The Heart of The Matter
According to the British Heart Foundation UK statistics, someone is taken to hospital with a heart attack every three minutes.
Many people will be on their own when they have a heart attack. It is vital to know how to help yourself if you are alone and think you’re having a heart attack.
More than 30,000 out of hospital cardiac arrests (when the heart stops beating sufficiently) occur in the UK every year.
Angina is discomfort caused by heart muscle complaining due to a reduced blood supply as blood tries to force its way through a narrowed artery.
A heart attack is when the narrowed artery becomes blocked or ruptures and heart muscle begins to die because of the lack of blood supply.
A cardiac arrest occurs when the heart stops being able to function adequately because of a heart attack or some other medical or trauma problem. The person will stop breathing and become unconscious. It necessary to give CPR, use a defibrillator and call an ambulance to give them a chance of recovery.
If You Are Experiencing Discomfort in your Chest, along your Left Arm or Jaw and Feel Seriously Ill and you are on your own:
Don’t try and drive yourself to A&E – call 999.
Phone a friend or member of your family and ask them to come and be with you.
If you have been prescribed GTN medication, take it now. GTN or Glyceryl Trinitrate is a fast-acting nitrate which widens the coronary arteries to improve the oxygen supply to the heart muscle and this should reduce the pain from an angina attack. This comes as a spray or tablet. It is taken under the tongue and takes effect within two to three minutes. (It might give you a headache)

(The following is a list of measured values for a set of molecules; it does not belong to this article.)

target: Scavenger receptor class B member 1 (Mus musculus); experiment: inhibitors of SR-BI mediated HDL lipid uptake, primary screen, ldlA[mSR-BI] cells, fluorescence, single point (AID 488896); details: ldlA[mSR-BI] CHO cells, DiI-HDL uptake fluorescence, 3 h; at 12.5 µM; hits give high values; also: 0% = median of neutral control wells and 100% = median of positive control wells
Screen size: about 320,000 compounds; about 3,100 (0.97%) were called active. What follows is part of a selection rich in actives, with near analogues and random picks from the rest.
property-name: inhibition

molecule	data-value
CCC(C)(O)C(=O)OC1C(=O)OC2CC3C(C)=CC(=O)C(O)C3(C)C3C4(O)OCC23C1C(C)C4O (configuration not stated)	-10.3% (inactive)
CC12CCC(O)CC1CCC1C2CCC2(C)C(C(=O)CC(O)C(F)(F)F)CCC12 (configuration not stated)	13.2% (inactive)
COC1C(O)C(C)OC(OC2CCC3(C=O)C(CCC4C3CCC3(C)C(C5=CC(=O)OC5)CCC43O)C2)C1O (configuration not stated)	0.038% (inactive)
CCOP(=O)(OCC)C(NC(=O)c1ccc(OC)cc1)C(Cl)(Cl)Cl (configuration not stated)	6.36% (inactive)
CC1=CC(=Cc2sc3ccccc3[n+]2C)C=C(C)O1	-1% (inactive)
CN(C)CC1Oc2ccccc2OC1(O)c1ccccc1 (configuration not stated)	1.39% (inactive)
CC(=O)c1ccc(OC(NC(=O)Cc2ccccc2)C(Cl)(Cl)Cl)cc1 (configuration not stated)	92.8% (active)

If the GTN spray or tablet hasn’t helped within 5 minutes and you have been prescribed a 300 mg tablet of Aspirin – take it now.
Aspirin works by slowing the blood’s ability to clot, so during a heart attack, it stabilizes any blood clots that might have formed and reduces the likelihood of further ones forming.
Crush or chew the aspirin to get it into your blood stream faster. Only take a 300mg Aspirin if you have been prescribed it.
Unlock your front door and sit yourself down in the lazy W position, ideally propped comfortably against a wall or stable furniture.
Relax and avoid exerting yourself.
Keep yourself warm.
Aim to remain as calm as you can.
When the paramedics get to you they will start treatment immediately. Paramedics are trained to revive those suffering from heart attacks. They will quickly transfer you to hospital for treatment for the type of heart attack you have had. Each minute is vital to preventing long-term heart damage.
Know The Warning Signs Off By Heart
The symptoms of heart attacks vary widely. They differ between individuals, but also between men and women.
A heart attack can come on suddenly and be intense. Or it can start slowly and be mild. Some patients don’t experience any pain. Some people mistake a heart attack for indigestion or angina.
Those experiencing severe chest pain are more likely to call 999. Those experiencing less serious symptoms, don’t always seek immediate medical attention. However, responding rapidly when you suspect a heart attack can greatly improve your chances for survival and avoiding serious heart damage.
If you are uneasy about any symptoms, if you have symptoms bought on by exercise or exertion, or if you are woken up by symptoms or they come on at rest – you should always quickly seek medical help.
Classic Heart Attack Symptoms